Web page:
The 5-Minute Rule
By Emily Parke Chase –
My husband, with a professional math journal propped on his lap, falls sound asleep in the recliner after dinner. When he awakes two hours later, I am finishing my work in the kitchen and heading to bed myself. We climb into bed and read for a few minutes before turning off the light.“I don’t know if I’ll be able to sleep again after that long nap,” Gene says as he hugs his pillow and rolls to his side. “I’ll give it the 5-minute rule.”
Five minutes to fall asleep. If my husband, a retired math professor, doesn’t begin snoring in those few moments, he will get up and read his journal once more. Can falling asleep really be as predictable as one of his math theorems?
Sleeping is my husband’s talent in life. He can do it any time, anywhere. Once he dozed off in the midst of his own sentence while speaking in a meeting. I’ve seen him snoring on the sofa, then awakening to answer the phone and, apparently alert, helping students solve complex calculus problems, only to find that later he had no memory of waking at all. In the middle of the night, I’ve listened as he mumbled his way through a math lecture in his dreams.
Me? For years, I thought I had the same talent. Not even fire alarms could disturb my sleep. In college, I woke up one time to hear the alarm sounding in my dormitory, only to discover that it was the “all clear” signal for students to re-enter the building after the firemen had already doused the flames.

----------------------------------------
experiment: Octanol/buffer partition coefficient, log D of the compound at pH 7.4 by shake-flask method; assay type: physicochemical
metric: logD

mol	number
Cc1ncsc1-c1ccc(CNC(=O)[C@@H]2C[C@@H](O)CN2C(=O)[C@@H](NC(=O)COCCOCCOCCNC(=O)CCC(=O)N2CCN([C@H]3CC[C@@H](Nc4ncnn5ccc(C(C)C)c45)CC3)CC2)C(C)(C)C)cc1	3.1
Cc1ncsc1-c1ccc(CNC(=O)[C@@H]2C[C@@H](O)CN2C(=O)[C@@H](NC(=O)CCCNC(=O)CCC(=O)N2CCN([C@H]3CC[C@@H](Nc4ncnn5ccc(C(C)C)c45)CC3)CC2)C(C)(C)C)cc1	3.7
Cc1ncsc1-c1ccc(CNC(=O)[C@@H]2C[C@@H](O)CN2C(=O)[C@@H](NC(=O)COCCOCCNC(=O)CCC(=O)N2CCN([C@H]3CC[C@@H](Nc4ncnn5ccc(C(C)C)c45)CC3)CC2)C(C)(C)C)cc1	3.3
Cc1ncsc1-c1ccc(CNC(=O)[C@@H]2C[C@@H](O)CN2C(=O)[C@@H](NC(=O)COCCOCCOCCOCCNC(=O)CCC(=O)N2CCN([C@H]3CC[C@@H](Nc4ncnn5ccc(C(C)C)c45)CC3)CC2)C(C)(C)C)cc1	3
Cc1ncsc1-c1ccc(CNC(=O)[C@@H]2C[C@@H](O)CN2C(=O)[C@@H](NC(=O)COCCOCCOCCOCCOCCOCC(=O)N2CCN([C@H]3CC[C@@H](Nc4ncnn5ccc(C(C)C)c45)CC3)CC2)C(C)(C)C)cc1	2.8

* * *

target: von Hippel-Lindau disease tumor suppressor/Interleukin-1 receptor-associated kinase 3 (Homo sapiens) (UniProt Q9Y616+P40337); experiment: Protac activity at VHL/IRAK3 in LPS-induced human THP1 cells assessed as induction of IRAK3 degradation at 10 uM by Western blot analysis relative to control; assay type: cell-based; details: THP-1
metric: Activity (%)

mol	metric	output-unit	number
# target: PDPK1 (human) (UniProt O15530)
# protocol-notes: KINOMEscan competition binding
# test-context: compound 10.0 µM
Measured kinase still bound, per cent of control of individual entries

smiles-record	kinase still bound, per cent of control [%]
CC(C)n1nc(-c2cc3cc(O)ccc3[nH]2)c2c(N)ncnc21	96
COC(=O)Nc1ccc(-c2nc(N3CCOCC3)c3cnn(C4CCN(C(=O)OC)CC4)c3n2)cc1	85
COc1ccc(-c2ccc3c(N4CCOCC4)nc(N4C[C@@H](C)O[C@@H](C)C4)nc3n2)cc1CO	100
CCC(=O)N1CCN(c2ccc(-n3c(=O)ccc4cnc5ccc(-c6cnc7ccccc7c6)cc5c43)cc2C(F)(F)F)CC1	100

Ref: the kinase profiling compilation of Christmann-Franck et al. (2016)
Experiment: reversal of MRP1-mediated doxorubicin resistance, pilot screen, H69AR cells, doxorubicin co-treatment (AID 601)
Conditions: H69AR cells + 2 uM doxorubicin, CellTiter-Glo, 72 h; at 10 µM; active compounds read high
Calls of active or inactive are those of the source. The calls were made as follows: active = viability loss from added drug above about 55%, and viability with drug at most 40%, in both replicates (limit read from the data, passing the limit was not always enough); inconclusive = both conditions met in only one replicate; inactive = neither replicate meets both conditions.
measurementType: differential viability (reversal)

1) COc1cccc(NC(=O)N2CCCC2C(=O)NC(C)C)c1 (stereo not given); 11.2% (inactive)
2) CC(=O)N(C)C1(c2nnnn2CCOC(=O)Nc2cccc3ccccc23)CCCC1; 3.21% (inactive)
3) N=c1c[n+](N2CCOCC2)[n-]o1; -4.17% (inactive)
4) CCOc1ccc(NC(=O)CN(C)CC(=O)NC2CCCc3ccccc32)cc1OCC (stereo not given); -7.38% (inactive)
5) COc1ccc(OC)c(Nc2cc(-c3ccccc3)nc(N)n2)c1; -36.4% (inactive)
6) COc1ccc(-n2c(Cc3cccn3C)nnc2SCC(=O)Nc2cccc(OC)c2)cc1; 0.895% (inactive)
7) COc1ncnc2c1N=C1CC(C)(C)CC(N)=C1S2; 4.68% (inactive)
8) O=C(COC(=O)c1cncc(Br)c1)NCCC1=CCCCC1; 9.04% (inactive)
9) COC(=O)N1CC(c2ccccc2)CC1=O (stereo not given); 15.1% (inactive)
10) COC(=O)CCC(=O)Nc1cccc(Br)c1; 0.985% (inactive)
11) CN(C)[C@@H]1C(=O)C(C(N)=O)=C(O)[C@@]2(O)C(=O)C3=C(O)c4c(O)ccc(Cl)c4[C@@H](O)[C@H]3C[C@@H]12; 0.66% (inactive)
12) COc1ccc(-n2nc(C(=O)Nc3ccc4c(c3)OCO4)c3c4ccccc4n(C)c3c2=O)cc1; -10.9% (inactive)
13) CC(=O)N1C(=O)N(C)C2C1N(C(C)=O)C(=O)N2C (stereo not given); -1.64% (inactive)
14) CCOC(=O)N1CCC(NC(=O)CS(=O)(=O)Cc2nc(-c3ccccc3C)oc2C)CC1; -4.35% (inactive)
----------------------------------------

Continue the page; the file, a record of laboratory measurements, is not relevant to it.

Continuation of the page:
No more. Getting up to care for babies crying in the night awakened a sensitivity to noise that keeps me alert into the wee hours of the morning. And when hormonal changes hit, I averaged only four hours per night over a period of several years. Can any human get so little sleep and remain sane? Even today, six hours of rest is a good night, something accomplished only with the help of a lengthy bedtime ritual. I begin by taking an ibuprofen tablet, maybe two. I follow that with a warm shower. I try to slow down my galloping thoughts by focusing on a chapter in my library book, but once I turn the light out, my mind continues to trot through the day’s activities. Lying in the dark, I review scripture passages I’ve committed to memory. I pray for everyone I know – and some I don’t. I beat a monotonous rhythm with my fingers on the pillow near my head. Too hot? I throw a blanket to the floor. I toss, I turn, with the pillow, without. Arithmetic is the Amnion of my husband’s world so, unable to remember the quadratic equation or the formula for the area of a polygon, I try doing long division problems in my head. Let’s see, 2839 divided by 32…
All to no avail. A glance at the clock tells me I have failed again. Perhaps eating a graham cracker or two will help? I grab my pillow and my book, and, after a pass through the kitchen for a snack, I head for my study. There I read until 2:00 a.m. and my eyes at last close for the night.
My husband? He fell asleep long ago—five minutes after his head hit the pillow.
“Your protector is always awake. The protector of Israel never dozes or sleeps” (Psalm 121:3, 4, Good News Bible).
(Next time you’re having a restless night, why not visit the author at her website, www.emilychase.com?)